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Page 51
Suggested Citation:"Glossary." National Academies of Sciences, Engineering, and Medicine. 2017. Food and Beverage and Retail Operators: The Costs of Doing Business at Airports. Washington, DC: The National Academies Press. doi: 10.17226/24849.
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Page 51
Page 52
Suggested Citation:"Glossary." National Academies of Sciences, Engineering, and Medicine. 2017. Food and Beverage and Retail Operators: The Costs of Doing Business at Airports. Washington, DC: The National Academies Press. doi: 10.17226/24849.
×
Page 52
Page 53
Suggested Citation:"Glossary." National Academies of Sciences, Engineering, and Medicine. 2017. Food and Beverage and Retail Operators: The Costs of Doing Business at Airports. Washington, DC: The National Academies Press. doi: 10.17226/24849.
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Page 53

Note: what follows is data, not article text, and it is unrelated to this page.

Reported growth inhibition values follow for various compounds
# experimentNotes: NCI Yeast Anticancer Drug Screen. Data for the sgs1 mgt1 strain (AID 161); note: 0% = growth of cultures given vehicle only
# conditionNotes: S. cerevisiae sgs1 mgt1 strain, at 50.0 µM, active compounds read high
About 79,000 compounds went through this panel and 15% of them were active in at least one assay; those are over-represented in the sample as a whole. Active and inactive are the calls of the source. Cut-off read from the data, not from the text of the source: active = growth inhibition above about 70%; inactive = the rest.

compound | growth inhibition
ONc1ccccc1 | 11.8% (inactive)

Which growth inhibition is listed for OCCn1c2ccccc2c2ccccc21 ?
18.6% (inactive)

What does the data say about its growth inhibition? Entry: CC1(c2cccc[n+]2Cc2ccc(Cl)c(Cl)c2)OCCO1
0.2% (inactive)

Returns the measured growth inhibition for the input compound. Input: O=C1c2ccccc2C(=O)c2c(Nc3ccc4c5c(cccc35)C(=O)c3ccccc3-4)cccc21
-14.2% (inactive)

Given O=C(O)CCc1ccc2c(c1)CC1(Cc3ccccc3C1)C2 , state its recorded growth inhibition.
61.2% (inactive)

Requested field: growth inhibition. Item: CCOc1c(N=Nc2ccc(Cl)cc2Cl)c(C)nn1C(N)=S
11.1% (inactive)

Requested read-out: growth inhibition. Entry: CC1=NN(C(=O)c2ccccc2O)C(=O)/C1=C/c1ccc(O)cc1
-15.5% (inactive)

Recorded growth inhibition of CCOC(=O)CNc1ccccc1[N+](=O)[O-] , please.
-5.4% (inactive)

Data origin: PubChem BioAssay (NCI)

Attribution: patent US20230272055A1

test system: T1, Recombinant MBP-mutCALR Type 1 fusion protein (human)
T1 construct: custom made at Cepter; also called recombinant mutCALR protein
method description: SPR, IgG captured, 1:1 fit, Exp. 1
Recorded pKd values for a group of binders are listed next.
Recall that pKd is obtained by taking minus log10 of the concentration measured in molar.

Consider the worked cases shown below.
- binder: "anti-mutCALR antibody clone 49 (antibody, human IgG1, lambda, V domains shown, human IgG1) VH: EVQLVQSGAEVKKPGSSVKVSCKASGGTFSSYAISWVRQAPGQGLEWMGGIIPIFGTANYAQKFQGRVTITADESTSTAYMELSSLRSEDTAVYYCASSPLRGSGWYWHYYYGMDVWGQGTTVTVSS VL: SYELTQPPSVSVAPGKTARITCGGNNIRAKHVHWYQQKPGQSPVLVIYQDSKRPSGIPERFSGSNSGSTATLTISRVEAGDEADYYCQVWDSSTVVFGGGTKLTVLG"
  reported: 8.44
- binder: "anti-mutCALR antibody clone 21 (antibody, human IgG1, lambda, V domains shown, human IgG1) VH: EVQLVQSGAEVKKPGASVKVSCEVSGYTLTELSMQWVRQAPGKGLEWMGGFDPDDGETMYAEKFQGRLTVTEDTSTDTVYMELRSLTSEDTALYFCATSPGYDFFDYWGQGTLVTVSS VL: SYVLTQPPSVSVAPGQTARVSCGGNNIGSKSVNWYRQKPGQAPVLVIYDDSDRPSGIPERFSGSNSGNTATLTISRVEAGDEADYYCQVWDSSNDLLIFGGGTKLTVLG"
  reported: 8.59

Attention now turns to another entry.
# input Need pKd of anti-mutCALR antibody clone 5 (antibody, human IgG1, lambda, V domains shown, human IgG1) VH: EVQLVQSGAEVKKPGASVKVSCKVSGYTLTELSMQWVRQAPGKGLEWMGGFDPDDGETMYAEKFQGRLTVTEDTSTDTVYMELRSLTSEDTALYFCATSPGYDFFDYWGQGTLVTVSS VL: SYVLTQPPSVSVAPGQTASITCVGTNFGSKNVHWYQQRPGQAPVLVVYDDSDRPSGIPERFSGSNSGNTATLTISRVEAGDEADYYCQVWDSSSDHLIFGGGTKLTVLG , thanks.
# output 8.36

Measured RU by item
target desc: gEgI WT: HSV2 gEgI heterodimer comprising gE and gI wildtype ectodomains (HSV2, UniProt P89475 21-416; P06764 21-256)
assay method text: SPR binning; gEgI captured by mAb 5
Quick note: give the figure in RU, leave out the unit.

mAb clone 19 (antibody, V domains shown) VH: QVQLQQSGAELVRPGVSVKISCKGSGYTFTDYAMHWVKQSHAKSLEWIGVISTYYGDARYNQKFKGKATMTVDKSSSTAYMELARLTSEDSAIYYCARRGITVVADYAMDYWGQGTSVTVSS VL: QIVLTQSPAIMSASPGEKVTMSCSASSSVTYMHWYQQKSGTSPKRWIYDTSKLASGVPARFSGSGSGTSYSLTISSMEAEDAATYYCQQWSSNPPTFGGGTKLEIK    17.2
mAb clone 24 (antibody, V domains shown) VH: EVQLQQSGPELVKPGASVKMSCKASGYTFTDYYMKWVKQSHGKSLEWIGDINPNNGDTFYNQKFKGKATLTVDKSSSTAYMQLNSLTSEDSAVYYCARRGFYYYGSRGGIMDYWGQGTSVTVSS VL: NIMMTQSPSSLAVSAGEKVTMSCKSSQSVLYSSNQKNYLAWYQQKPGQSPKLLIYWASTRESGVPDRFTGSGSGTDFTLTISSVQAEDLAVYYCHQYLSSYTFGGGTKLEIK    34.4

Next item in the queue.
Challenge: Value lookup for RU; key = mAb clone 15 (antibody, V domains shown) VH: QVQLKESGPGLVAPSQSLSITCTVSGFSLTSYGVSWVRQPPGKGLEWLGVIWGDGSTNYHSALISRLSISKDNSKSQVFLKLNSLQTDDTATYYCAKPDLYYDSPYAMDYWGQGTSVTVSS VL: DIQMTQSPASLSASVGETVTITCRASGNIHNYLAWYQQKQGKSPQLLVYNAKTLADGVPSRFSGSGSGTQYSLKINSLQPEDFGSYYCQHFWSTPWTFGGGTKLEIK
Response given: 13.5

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52 Glossary ACDBE—Airport Concessions Disadvantaged Business Enterprise, as defined in 49 CFR Part 23. Builder’s or contractor insurance—A special type of property insurance that indemnifies against damage to the terminal areas while they are under construction. Business interruption insurance—A type of insurance that covers the loss of income that a busi- ness suffers because of a disaster or emergency-related closing of the business facility or the rebuilding process after a disaster or emergency. Capital improvements—The initial improvements made to the leased premises by the concession- aires. Generally in new space, part of the negotiations will include the detail the improvements will be made in the leased premises. Common area maintenance (CAM) fees—Common-area maintenance fees are paid to the airport or another party as reimbursement for the maintenance of common (shared) areas, such as food courts. Comprehensive auto liability insurance—A type of insurance that covers vehicle encounters with unpredictable elements or incidents apart from collision. Comprehensive general liability insurance—A policy that offers broad coverage for the airport if it is faced with a third-party lawsuit alleging bodily injury or property damage. It protects against claims brought the airport as a whole, as well as claims brought against individuals who are a part of airport. Concession management structures—This defines the type of structure in which the airport manages and leases the concessions program. There are four basic types of concession management struc- tures: prime operator, direct lease, third party (developer or manager), and master concessionaire. Cost per enplaned passenger (CPE)—CPE is the average passenger airline payments per enplaned passenger at a given airport. A majority of U.S. airports provide CPE data, which are considered a key metric to evaluate the financial operations Developer—Company that subleases all of the concession space at an airport and to concessionaires on behalf of the airport. Revenue is shared between the developer and the airport operator. Direct leasing—Concession management approach where the airport leases out concession space to multiple concessionaires. Employer’s Liability Insurance—A type of insurance policy for employers that protects them from major financial loss if a worker experiences a job-related injury or illness that worker’s compensa- tion doesn’t cover. Environmental insurance—A form of business insurance that covers companies and protects them from uninsured environmental liabilities they may face. Hybrid model—A concessions operating model that consists of one or more management structures: direct lease, prime concessionaire, and/or third party developer or manager. Large-hub airport—FAA defines primary hub airports by the percentage of annual passenger enplane- ments. Large hubs are airports that enplane 1% or more of annual passenger enplanements in the United States.